How technology, businesses and communities help poor schools thrive
Quality education gives one economic freedom. South Africa will have to muster the political will to bring public education to the same quality level as elite private education.
Recently, I returned to my old high school, Ravensmead Senior Secondary School, on the Cape Flats, to give an address to pupils, parents and staff before the matric exams.
The school is located in a triangle of townships among the most violent, most drug- and gang-infested areas on the Cape Flats, if not, in South Africa.
In the 1980s, it was the incubating area for local competing gangs - the Ugly Americans, Sexy Boys and Hard Livings. Many of these now gang leaders were competing peers.
Sadly, although apartheid has ended, lack of public service delivery, effective policing and high unemployment has made it appear that nothing has changed for the better in the townships surrounding the school.
Single mothers, absent fathers and an increasing number of child-headed families are the norm. Drug peddlers, shebeens in residential areas, continuing gangsterism and an unreliable police service are still the daily experience for many. In spite of this unpromising environment, Ravensmead Senior Secondary School has consistantly produced good results.
What would be the basis of a formula for success to turn around ailing government schools?
The idea that it takes a community to educate a child should be reinvigorated. A new concept of school community should include not only the immediate village or township, but a much broader community that would include civil society, members of the immediate community with the time to spare, even if they do not have children at the particular school, and successful former pupils not living in the area any more.
But the new community should also include privileged schools in surrounding suburbs, privileged individuals with no immediate connection to the school, business and the government.
Government schools must have dedicated school principals and teachers. The principal at Ravensmead during my time was a trade union leader - in fact, he was president of one of the country’s prominent teacher trade unions. He put the interests of the pupil, education and the school first, rather than those of the trade union, which is often the case nowadays.
The teachers, in spite of apartheid restrictions on black education, did their best to teach a curriculum that was global in its outlook. They went out of their way to teach music, culture and sport. It only dawned on me long after I matriculated, when travelling, studying or living in a number of countries abroad, that the songs I learned at school were from across all these different cultures, including our own wonderfully diverse South African ones.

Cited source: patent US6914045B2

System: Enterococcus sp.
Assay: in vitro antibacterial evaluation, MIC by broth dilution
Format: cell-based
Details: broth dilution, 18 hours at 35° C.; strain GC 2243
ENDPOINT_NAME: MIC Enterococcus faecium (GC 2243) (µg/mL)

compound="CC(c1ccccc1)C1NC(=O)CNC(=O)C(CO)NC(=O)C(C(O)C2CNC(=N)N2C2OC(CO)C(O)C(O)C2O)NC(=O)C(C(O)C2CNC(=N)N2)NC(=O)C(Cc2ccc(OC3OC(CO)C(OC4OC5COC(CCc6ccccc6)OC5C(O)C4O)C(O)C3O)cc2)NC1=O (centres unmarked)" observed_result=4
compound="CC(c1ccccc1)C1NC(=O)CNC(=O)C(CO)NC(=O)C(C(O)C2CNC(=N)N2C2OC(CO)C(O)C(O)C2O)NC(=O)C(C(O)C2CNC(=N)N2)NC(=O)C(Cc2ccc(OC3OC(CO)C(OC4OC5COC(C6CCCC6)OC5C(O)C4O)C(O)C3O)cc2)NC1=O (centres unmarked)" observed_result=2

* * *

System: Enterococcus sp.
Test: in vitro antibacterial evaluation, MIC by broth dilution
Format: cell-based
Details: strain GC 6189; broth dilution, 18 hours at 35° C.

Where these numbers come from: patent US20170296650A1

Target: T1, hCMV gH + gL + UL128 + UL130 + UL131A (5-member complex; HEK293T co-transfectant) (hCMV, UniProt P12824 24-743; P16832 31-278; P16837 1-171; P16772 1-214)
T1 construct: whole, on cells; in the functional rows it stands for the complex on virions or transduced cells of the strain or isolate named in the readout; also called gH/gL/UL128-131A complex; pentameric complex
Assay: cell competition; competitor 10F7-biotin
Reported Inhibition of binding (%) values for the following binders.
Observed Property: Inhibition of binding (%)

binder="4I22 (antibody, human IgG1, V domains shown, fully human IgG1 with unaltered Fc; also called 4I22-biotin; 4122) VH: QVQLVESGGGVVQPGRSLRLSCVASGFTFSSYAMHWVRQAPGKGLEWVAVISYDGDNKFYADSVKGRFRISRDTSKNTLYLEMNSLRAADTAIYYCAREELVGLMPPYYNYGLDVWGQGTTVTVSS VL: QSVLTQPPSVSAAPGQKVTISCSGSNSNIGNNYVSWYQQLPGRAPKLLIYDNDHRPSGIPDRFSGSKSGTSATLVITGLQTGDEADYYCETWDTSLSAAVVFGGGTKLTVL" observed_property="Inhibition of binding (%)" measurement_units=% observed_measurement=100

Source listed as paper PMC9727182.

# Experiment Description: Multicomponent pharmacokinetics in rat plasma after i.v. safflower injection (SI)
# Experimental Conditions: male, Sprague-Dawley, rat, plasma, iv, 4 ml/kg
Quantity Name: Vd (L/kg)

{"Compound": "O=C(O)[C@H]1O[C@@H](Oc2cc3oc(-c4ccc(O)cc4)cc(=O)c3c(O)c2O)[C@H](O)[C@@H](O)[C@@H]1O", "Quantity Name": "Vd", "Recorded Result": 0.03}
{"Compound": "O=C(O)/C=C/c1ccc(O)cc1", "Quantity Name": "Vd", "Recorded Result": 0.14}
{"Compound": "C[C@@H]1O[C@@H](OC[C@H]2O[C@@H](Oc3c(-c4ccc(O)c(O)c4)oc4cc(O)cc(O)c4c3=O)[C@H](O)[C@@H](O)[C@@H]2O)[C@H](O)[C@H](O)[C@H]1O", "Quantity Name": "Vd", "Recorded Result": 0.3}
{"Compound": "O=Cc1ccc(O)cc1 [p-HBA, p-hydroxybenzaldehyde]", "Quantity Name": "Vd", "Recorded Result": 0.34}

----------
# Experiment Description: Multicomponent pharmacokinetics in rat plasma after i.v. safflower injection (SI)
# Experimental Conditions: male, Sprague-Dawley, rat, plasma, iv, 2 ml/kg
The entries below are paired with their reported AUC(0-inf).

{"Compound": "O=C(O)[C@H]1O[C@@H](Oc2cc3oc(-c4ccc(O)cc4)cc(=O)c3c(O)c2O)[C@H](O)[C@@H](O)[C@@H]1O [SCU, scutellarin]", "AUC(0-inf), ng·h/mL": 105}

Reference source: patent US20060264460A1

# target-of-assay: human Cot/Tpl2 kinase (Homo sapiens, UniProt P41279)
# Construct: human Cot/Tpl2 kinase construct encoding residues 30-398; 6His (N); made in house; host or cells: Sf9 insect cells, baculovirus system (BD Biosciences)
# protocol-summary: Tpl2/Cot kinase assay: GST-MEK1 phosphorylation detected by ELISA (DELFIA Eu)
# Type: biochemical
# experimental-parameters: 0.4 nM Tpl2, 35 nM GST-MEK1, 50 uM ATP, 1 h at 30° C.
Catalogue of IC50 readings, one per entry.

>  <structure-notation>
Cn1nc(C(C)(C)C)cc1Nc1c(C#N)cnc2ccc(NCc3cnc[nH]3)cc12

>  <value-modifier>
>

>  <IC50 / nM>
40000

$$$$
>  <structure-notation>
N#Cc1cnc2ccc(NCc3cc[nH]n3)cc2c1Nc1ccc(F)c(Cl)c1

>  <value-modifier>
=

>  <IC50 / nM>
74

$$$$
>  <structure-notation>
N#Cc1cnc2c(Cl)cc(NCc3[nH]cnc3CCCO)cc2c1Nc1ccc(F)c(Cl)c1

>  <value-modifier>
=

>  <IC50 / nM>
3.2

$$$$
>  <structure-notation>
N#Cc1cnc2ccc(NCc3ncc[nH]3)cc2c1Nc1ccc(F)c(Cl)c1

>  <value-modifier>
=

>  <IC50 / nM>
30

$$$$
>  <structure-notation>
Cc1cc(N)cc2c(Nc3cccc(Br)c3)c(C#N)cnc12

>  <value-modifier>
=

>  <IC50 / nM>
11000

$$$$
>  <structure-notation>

My maths, biology and physical science teachers went far beyond the call of duty to catch up with the missing curriculum before the 1988 matric exams. They generously gave sessions before and after school.
The school believed in developing all-round pupils - in spite of the apartheid attempt to educate blacks to become unskilled labour. After hours at school was a buzz of sport, cultural and music activities.
When I walked across the school sports field, before my talk, I could only wonder now how we managed to have a considerably small sports field, but one that squeezed in a soccer, rugby and cricket pitch into one.
Play-time for different sport codes often had to be staggered. Physical education was done on the netball court.
Yet, this same matchbox-like field produced Proteas all-rounder Vernon Philander and former Orlando Pirates midfielder Kamaal Sait.
Parental, community, civil society and former pupils’ involvement in black schools is crucial to improving the quality of schooling. However, the reality in many townships is that parents are practically unable to be involved, as those with jobs leave home at the crack of dawn and arrive back home long after sunset.
After the end of apartheid, those who could do so left the townships and rural areas, depriving these communities of alternative role models.
Community representatives who are available, civil society organisations, outside professionals or accomplished former pupils who may have left the areas they grew up in must volunteer to play the role of parents in school bodies, to mentor pupils and provide guidance, even from afar.
Unemployed parents could patrol outside the school and ensure that drug dealers, criminals and opportunists do not molest pupils.
Rich schools in the suburbs should partner with poorer township schools. Technology makes it possible for teachers in a privileged school to beam out the same lessons to a school in a poor community. Parents with children in privileged schools could get involved in mentoring in poorer schools.
Businesses should actively support poorer black schools. I remember in 1987 and 1988, Gencor sponsored a two-hour computer-based learning programme for maths and science for selected township schools in the Western Cape, Eastern Cape and KwaZulu-Natal.
Luckily, Ravensmead school participated in the programme when I was in matric in 1988. It definitely helped me get familiar, for the first time, with a computer keyboard, and to work through maths and sciences cases that I would never otherwise have been able to.
Public school inspectors, dropped at the end of apartheid, should be reintroduced. The independent oversight of teachers is crucial to raising the quality of government schooling.
* Gumede is the executive chairman of the Democracy Works Foundation (www.democracyworksfoundation.org) and author of South Africa in BRICS (Tafelberg).